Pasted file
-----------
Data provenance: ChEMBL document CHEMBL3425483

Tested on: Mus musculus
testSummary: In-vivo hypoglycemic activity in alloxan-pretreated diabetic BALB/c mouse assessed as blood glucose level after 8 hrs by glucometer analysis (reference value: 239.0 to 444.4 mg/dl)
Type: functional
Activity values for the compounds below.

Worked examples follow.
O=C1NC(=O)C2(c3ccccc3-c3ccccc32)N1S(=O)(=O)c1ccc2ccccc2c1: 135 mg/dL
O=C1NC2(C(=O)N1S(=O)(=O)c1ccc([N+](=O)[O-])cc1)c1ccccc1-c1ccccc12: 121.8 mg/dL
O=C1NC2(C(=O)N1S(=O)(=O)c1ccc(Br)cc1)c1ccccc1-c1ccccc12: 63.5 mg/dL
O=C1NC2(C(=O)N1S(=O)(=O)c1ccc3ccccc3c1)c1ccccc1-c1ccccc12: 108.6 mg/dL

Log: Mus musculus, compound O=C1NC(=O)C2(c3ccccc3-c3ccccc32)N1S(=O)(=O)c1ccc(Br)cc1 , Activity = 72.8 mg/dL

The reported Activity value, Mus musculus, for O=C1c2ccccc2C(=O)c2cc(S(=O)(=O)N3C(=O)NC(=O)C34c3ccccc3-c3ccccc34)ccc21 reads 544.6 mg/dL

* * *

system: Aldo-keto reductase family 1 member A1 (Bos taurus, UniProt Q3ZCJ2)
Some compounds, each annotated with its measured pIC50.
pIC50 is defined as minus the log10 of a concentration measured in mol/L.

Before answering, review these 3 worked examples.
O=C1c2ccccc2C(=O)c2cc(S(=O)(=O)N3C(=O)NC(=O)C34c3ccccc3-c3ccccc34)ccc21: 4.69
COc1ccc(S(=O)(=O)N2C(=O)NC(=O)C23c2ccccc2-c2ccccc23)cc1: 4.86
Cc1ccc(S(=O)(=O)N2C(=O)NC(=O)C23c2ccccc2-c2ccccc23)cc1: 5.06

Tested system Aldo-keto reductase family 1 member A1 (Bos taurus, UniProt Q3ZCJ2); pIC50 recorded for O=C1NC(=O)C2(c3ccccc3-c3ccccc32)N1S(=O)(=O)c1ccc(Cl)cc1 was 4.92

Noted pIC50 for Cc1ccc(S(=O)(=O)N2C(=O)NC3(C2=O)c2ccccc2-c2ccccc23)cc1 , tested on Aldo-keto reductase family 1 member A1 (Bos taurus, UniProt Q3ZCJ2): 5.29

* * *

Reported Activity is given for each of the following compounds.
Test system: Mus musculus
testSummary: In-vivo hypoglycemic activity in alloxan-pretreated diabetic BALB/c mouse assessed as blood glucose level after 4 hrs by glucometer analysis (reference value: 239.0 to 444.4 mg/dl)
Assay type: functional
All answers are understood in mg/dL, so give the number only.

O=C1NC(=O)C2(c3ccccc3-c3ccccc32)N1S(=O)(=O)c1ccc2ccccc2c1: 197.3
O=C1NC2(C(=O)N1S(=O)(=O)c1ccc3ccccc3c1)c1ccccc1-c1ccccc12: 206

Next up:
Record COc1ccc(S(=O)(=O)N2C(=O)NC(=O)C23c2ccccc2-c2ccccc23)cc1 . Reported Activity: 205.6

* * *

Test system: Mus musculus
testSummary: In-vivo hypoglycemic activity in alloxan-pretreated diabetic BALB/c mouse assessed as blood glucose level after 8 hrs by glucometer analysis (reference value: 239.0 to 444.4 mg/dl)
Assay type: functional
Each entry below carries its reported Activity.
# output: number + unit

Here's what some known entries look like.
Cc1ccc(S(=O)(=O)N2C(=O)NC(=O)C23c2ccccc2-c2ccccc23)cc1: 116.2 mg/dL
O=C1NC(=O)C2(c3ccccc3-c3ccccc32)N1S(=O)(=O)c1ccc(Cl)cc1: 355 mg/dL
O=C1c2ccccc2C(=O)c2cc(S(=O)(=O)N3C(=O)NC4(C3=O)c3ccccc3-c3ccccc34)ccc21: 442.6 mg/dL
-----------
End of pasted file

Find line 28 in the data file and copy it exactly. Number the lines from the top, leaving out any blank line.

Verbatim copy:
All answers are understood in mg/dL, so give the number only.